The descriptions of me as a mystic, a homophobe and a charlatan -- which were intended to be offensive -- were thus forged, when The Time of AIDS was published, to put off readers who were Marxist, homosexual or stricken with AIDS. But other judgments have been pronounced about me. On the one hand, they concern the socio-contestatory label that it is fitting to give me and, on the other hand, particularly repellent, psychopathological personal traits.
In several specialized milieus, one has attributed to me the slightly out-of-date quality of being "pro-situ." By this name were called the impotent admirers of the prestige of the Situationist International in the 1960s and 1970s. One already recognized them by the insult of being called "pro-situ," which they threw in each other's faces because all knew -- having read about it in Debord -- that it was bad and undignified to be a "pro-situ." These admirers did not survive for long after the disappearance of the Situationist International and its prestige. Since then, they have found other models that are more advantageous in the always-changing spectacle. The very numerous competing groups that they formed in every district were of course infiltrated by police officers who were more intelligent than them and perhaps even more "ludic." For some time, such groups served to attract and then disgust those whom situationist critique had troubled over the course of those same years. Today, there only remain individuals who are quite shady and who evoke their false past as "situationists" in a tone that is both critical and disabused, who use a certain vocabulary, make a certain denunciation of the "political spectacle," the "medical spectacle" and the "sport spectacle," and who especially manifest a particular hatred of Debord that is now disguised as perverse praise. The description "pro-situ" certainly no longer fits such people; one can instead describe them with the monstrous term "meta-situ."
The "pro-situ" -- or even "merely pro-situ" -- description does not fit me for another sufficient reason: I am the opposite of a model of identification or a publicity poster. The situationists, especially those who did nothing, were young, brilliant, beautiful, intelligent and talented. The quality of their discussions, their meetings, their celebrations and their adventures testify to such rare gifts and such exceptional aptitudes that one still wonders what more they could have hoped for from the revolutionary transformation of a world that had endowed them so well. On the contrary, I am neither young nor remarkable in any way. No particular talent has been accorded to me by the conditions of life that are mine and any effort to write costs me. Thus, I have inherited nothing, my current life does not seem more worthy of being envied than that of many of my contemporaries, and thus I have several reasons to feel solidarity with them.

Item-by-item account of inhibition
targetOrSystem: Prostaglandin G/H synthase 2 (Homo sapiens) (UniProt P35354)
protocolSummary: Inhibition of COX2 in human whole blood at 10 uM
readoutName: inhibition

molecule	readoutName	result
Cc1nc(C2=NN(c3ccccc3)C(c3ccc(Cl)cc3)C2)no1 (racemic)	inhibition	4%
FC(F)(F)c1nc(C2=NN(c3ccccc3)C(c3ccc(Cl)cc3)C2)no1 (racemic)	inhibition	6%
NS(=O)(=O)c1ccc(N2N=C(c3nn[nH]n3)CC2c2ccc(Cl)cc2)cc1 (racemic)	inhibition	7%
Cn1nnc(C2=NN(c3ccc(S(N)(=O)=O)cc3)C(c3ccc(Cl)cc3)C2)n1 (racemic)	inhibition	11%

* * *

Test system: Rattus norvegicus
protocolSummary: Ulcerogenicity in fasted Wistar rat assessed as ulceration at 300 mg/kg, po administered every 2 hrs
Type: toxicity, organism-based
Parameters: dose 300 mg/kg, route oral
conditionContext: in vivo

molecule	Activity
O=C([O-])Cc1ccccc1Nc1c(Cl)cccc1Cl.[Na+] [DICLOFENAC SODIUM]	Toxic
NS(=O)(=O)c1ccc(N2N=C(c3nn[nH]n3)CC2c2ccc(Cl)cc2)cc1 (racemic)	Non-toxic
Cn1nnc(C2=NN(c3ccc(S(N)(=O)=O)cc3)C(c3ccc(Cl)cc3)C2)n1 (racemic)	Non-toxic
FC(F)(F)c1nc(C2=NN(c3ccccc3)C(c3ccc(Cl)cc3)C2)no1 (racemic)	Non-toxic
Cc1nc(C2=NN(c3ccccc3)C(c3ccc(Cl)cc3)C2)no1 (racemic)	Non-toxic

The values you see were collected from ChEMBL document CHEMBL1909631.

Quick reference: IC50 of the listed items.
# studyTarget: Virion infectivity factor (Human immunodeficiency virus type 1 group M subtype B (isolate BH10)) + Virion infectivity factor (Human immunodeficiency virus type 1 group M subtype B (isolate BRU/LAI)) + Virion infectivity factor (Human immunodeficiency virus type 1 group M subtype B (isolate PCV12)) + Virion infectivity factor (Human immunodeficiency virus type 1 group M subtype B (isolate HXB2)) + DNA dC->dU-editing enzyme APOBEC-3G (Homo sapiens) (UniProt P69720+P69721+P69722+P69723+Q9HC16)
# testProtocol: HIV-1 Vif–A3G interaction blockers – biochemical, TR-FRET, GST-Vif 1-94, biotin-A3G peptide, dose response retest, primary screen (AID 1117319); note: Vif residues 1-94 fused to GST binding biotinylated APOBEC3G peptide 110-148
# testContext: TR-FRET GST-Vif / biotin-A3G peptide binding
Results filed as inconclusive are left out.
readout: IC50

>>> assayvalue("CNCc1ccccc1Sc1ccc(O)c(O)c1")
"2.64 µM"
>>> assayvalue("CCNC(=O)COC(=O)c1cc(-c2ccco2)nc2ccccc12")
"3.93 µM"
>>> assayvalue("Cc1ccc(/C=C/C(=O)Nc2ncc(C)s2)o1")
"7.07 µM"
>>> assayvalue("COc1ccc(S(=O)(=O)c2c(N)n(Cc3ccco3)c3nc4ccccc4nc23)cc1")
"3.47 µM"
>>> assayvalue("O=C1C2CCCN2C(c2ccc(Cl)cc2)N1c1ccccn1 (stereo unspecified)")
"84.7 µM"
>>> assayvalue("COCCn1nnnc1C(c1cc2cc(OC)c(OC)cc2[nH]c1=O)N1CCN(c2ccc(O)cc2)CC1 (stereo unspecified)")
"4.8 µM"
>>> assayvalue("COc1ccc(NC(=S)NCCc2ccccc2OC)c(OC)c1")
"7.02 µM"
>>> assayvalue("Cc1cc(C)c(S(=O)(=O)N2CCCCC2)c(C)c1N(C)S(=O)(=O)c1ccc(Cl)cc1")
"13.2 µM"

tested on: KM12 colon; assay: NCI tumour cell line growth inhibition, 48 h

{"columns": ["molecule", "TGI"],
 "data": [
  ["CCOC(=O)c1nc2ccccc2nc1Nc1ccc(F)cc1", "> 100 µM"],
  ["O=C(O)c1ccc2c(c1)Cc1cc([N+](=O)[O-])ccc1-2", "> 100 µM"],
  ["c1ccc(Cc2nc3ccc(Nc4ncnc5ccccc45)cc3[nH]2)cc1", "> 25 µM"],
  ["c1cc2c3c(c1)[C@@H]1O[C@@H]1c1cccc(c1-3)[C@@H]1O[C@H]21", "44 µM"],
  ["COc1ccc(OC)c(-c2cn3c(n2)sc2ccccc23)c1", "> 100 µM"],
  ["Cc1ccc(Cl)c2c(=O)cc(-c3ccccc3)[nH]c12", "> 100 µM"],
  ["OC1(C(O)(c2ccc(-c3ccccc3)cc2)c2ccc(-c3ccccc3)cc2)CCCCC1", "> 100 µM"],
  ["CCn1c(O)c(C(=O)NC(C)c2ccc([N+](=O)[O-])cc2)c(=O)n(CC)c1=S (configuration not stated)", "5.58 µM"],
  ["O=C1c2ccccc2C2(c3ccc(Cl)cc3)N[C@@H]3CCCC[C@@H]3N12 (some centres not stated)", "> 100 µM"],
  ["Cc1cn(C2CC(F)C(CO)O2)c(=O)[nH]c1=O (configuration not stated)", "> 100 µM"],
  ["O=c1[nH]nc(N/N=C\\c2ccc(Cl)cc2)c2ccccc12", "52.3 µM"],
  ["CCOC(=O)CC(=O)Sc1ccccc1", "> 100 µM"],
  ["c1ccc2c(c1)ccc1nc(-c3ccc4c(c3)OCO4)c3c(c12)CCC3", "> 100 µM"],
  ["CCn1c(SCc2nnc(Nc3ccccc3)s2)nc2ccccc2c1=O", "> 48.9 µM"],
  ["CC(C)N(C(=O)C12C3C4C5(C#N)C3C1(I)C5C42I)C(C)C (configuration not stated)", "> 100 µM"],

Such mediocrity associated with such impudent demands speaks volumes about our era. Even supposing that I have several -- congenital? -- guilty dispositions to crime, they can only be quite common. And, all the same, after 50 years of integrating mechanisms and compensatory delusions, to have arrived here: what a strange era! And what care for public order!
Thus, one has charged me with possessing particular psychopathological traits so as to dissimulate my much more troubling banality. One thus speaks of paranoia with delusions of persecution, of absolute and sterilizing despair, and narcissism with exaltation of "Me, I."
Paranoid delirium is characterized by logical and coherent reasoning developed upon false premises. Any logical and coherent discourse is today suspected of being issued from a paranoid brain. But the matter is settled when the conclusions of this discourse are opposed to those that the spectacle recognizes a priori as true. Thus, the theory of the "class struggle" -- with the kind of persecuted-persecutor relation that it implies -- is an unquestionably "paranoid" theory. Likewise, Debord's thought is "paranoid" thought. Obviously, if the class struggle exists, paranoia is necessary, but what unheard-of meaning is it thus necessary to give the "class struggle"?
Is not my absolute and sterilizing despair likewise manifest when I despair, not only of the future of the market society, but also of all the means that it can henceforth invent to maintain itself for much longer? According to what I ceaselessly hear murmured around me, it nevertheless seems to me that I belong to the larger and larger population that does not at all despair about the impending end of this civilization and about what will follow it.
Nevertheless, I find indecent the reproach of speaking about oneself addressed to someone who precisely recommends such conduct to all those who strive to resist the weight of market reification. Only this method can put back on its feet the real and scandalous "dialectic of subject and object" too often invoked these days to designate this swindle: the likable controversy between the Me and its environment, between alienation and the spectacle.
Moreover, it seems to me that I have greatly abused the advantages that one can derive from such a position. Because -- beyond the anecdotal framework of a kind of author and the calumnies about his kind of books -- it is quite another thing that is advantageously demonstrated here and that likewise reveals itself to all those who will be constrained, before long, to place themselves in the same position of self-defense. It is a question of the current stakes, of the terrain on which they appear, of the conflicts for these stakes, of the defensive mechanisms on both sides, and -- through all this -- the dynamics of an historical movement that is not finished.August-September 1995
(New revised edition, published by Editions Allia, 2005. First edition published in 1995. Translated from the French by NOT BORED! November 2007.)